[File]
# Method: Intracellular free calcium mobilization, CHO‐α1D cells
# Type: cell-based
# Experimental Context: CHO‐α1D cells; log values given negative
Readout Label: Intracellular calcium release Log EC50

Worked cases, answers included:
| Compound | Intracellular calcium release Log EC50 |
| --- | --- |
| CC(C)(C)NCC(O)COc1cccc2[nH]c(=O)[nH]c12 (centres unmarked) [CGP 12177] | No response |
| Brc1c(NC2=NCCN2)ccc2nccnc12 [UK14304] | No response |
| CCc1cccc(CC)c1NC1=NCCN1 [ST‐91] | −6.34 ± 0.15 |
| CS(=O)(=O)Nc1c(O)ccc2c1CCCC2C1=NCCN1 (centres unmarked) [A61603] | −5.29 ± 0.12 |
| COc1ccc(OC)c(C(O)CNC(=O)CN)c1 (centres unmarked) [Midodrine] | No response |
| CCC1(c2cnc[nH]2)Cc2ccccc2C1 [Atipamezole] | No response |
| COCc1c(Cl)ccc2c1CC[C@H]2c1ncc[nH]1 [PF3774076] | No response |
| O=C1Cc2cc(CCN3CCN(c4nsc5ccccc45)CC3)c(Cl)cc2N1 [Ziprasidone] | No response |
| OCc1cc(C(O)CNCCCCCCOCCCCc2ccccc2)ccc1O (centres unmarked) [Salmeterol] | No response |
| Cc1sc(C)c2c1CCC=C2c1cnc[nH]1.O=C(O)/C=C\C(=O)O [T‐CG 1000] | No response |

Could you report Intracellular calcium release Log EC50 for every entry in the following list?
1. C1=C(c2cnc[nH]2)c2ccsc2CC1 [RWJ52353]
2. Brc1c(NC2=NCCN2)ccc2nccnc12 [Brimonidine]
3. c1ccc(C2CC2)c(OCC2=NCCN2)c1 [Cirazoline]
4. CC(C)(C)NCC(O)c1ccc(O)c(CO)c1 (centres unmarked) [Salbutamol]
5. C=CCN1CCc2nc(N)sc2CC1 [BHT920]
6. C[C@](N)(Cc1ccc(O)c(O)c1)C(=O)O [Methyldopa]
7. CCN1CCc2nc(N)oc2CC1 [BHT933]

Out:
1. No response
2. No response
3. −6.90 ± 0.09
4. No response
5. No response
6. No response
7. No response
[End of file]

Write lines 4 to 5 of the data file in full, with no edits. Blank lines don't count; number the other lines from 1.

Readout Label: Intracellular calcium release Log EC50

Worked cases, answers included: